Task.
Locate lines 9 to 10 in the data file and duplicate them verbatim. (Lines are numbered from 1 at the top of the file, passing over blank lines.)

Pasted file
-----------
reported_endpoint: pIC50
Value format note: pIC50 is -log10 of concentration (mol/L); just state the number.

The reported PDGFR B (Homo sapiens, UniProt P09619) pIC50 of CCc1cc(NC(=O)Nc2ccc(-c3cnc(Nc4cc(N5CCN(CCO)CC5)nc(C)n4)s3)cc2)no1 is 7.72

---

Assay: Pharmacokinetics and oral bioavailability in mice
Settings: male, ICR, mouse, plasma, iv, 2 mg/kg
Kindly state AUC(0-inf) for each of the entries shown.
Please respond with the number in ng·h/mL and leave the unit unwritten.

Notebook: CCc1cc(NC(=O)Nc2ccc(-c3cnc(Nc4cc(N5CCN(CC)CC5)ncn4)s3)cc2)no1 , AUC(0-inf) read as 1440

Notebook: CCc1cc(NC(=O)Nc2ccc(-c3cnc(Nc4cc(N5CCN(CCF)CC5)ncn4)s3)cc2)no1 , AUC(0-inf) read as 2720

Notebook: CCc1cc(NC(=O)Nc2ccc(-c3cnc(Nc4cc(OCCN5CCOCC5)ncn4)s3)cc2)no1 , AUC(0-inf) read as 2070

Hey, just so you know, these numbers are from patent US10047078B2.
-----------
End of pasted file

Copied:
Notebook: CCc1cc(NC(=O)Nc2ccc(-c3cnc(Nc4cc(N5CCN(CC)CC5)ncn4)s3)cc2)no1 , AUC(0-inf) read as 1440

Notebook: CCc1cc(NC(=O)Nc2ccc(-c3cnc(Nc4cc(N5CCN(CCF)CC5)ncn4)s3)cc2)no1 , AUC(0-inf) read as 2720